Gwen Martin

3 years ago
The elimination of some of the corporate income tax reporting complexities, such as the depreciation schedules and inventory accounting, is a positive consequence of this proposal. I wonder, however, how the proposal addresses the increased complexities for individual income reporting. Specifically, adding a tax on the value change of a share, either by averaging the share value or some other method, creates an extra burden on individuals, and I would argue puts the greatest burden on the “little” investor who cannot afford to hire an accountant. I realize that many shareholders are wealthy and already employ professional help, but I worry that some of the smaller shareholders would no longer invest. I can also imagine that larger shareholders could afford to “play” the market to move around stocks to minimize the net value increase or otherwise find the “loopholes” to maximize benefits. Under the current tax code, at least the playing field appears more level when corporations alone are in the game.

Furthermore, I can imagine the stock market itself being affected by the new tax laws. For example, in order to moderate the affect of a “value” tax, the tax value of a stock might be calculated as an average of 10 years. If this is the case, won’t investors consider both this average and the current market value of the stock? How will this added consideration impact the buying and selling of stocks overall? Wouldn’t smaller investors be at a disadvantage for buying stock in any company that is “taking off” if the investor has to be prepared to pay taxes before having the profit in hand? (This is a fairness question for everyone in the new system, especially if they buy stock early in a highly successful company’s entrance into the market.)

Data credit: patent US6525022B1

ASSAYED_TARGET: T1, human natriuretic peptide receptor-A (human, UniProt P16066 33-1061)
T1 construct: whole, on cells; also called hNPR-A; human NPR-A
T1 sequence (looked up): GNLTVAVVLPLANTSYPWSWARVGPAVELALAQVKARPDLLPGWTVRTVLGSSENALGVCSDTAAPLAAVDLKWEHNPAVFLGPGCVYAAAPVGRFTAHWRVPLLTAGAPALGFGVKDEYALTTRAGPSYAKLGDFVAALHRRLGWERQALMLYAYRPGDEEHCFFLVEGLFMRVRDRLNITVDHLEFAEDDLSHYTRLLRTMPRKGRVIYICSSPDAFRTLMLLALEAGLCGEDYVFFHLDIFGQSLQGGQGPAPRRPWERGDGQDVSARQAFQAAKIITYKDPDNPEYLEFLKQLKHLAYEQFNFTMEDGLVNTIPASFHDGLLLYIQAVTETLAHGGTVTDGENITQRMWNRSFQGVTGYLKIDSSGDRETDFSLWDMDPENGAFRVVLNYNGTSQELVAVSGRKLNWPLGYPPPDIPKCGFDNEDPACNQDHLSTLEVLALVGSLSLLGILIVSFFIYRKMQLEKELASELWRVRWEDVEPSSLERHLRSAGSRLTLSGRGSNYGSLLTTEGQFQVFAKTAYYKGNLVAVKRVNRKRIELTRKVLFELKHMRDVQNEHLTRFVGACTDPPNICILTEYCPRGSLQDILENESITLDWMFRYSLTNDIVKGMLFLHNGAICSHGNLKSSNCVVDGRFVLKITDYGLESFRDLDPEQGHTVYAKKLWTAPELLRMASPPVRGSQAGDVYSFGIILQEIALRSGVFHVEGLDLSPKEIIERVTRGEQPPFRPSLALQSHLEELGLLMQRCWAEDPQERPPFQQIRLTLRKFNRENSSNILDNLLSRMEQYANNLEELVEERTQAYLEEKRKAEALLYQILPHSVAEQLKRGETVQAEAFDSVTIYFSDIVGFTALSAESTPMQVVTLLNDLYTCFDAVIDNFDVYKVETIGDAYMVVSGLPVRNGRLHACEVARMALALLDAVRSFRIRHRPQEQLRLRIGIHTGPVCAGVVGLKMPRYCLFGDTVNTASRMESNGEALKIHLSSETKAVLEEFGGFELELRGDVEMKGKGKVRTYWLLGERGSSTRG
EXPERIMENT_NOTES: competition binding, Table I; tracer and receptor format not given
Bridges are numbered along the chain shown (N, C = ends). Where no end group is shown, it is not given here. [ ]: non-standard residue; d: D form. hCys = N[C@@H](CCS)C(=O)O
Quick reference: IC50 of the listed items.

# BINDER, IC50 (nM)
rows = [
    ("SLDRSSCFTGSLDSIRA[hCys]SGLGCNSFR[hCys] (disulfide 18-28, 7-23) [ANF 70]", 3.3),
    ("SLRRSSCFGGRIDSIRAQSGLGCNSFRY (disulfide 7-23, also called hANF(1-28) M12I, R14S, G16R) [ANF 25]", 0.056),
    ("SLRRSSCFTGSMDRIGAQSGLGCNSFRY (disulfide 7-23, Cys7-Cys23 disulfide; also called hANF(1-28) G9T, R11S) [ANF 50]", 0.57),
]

However, the proposal to make the rates paid graduated instead of a set amount, making the system more progressive, has many merits. I also think that its equal treatment of all types of businesses, thus discouraging becoming a pass-through business, makes a lot of sense.
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3 years ago
The elimination of some of the corporate income tax reporting complexities, such as the depreciation schedules and inventory accounting, is a positive consequence of this proposal. I wonder, however, how the proposal addresses the increased complexities for individual income reporting. Specifically, adding a tax on the value change of a share, either by averaging the share value or some other method, creates an extra burden on individuals, and I would argue puts the greatest burden on the “little” investor who cannot afford to hire an accountant. I realize that many shareholders are wealthy and already employ professional help, but I worry that some of the smaller shareholders would no longer invest. I can also imagine that larger shareholders could afford to “play” the market to move around stocks to minimize the net value increase or otherwise find the “loopholes” to maximize benefits. Under the current tax code, at least the playing field appears more level when corporations alone are in the game.

Furthermore, I can imagine the stock market itself being affected by the new tax laws. For example, in order to moderate the affect of a “value” tax, the tax value of a stock might be calculated as an average of 10 years. If this is the case, won’t investors consider both this average and the current market value of the stock? How will this added consideration impact the buying and selling of stocks overall? Wouldn’t smaller investors be at a disadvantage for buying stock in any company that is “taking off” if the investor has to be prepared to pay taxes before having the profit in hand? (This is a fairness question for everyone in the new system, especially if they buy stock early in a highly successful company’s entrance into the market.)

However, the proposal to make the rates paid graduated instead of a set amount, making the system more progressive, has many merits. I also think that its equal treatment of all types of businesses, thus discouraging becoming a pass-through business, makes a lot of sense.
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